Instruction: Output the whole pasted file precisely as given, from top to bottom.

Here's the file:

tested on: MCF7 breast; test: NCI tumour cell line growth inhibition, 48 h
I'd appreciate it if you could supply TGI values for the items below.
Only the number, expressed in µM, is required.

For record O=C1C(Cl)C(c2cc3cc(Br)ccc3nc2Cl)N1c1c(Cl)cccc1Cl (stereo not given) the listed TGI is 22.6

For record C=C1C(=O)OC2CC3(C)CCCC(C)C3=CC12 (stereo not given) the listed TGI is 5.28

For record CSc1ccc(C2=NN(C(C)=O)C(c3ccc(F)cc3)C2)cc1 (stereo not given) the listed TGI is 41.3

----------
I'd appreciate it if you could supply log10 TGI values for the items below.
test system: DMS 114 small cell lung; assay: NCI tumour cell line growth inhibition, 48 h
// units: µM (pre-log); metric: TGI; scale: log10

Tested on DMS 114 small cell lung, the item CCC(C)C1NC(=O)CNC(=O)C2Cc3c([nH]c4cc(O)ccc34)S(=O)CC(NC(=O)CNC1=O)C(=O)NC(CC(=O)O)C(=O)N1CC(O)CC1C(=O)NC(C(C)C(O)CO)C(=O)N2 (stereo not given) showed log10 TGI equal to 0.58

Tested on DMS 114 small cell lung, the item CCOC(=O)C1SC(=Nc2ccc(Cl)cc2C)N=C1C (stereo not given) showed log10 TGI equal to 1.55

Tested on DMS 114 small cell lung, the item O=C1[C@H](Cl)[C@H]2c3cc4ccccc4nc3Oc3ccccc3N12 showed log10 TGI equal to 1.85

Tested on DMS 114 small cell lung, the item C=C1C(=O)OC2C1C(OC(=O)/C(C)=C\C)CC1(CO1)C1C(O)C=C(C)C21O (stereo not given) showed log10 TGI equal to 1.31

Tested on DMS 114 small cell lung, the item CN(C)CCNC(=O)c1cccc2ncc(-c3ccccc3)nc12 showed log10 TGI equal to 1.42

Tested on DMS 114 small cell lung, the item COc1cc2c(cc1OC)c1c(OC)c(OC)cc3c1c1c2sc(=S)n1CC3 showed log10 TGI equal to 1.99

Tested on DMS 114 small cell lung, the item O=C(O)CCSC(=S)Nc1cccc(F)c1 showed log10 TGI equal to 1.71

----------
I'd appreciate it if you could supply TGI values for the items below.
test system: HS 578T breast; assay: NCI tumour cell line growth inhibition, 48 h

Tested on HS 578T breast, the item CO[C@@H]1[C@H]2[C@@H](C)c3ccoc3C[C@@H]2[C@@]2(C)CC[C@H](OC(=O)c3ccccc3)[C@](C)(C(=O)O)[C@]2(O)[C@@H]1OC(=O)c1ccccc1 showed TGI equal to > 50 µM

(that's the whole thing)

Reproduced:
tested on: MCF7 breast; test: NCI tumour cell line growth inhibition, 48 h
I'd appreciate it if you could supply TGI values for the items below.
Only the number, expressed in µM, is required.

For record O=C1C(Cl)C(c2cc3cc(Br)ccc3nc2Cl)N1c1c(Cl)cccc1Cl (stereo not given) the listed TGI is 22.6

For record C=C1C(=O)OC2CC3(C)CCCC(C)C3=CC12 (stereo not given) the listed TGI is 5.28

For record CSc1ccc(C2=NN(C(C)=O)C(c3ccc(F)cc3)C2)cc1 (stereo not given) the listed TGI is 41.3

----------
I'd appreciate it if you could supply log10 TGI values for the items below.
test system: DMS 114 small cell lung; assay: NCI tumour cell line growth inhibition, 48 h
// units: µM (pre-log); metric: TGI; scale: log10

Tested on DMS 114 small cell lung, the item CCC(C)C1NC(=O)CNC(=O)C2Cc3c([nH]c4cc(O)ccc34)S(=O)CC(NC(=O)CNC1=O)C(=O)NC(CC(=O)O)C(=O)N1CC(O)CC1C(=O)NC(C(C)C(O)CO)C(=O)N2 (stereo not given) showed log10 TGI equal to 0.58

Tested on DMS 114 small cell lung, the item CCOC(=O)C1SC(=Nc2ccc(Cl)cc2C)N=C1C (stereo not given) showed log10 TGI equal to 1.55

Tested on DMS 114 small cell lung, the item O=C1[C@H](Cl)[C@H]2c3cc4ccccc4nc3Oc3ccccc3N12 showed log10 TGI equal to 1.85

Tested on DMS 114 small cell lung, the item C=C1C(=O)OC2C1C(OC(=O)/C(C)=C\C)CC1(CO1)C1C(O)C=C(C)C21O (stereo not given) showed log10 TGI equal to 1.31

Tested on DMS 114 small cell lung, the item CN(C)CCNC(=O)c1cccc2ncc(-c3ccccc3)nc12 showed log10 TGI equal to 1.42

Tested on DMS 114 small cell lung, the item COc1cc2c(cc1OC)c1c(OC)c(OC)cc3c1c1c2sc(=S)n1CC3 showed log10 TGI equal to 1.99

Tested on DMS 114 small cell lung, the item O=C(O)CCSC(=S)Nc1cccc(F)c1 showed log10 TGI equal to 1.71

----------
I'd appreciate it if you could supply TGI values for the items below.
test system: HS 578T breast; assay: NCI tumour cell line growth inhibition, 48 h

Tested on HS 578T breast, the item CO[C@@H]1[C@H]2[C@@H](C)c3ccoc3C[C@@H]2[C@@]2(C)CC[C@H](OC(=O)c3ccccc3)[C@](C)(C(=O)O)[C@]2(O)[C@@H]1OC(=O)c1ccccc1 showed TGI equal to > 50 µM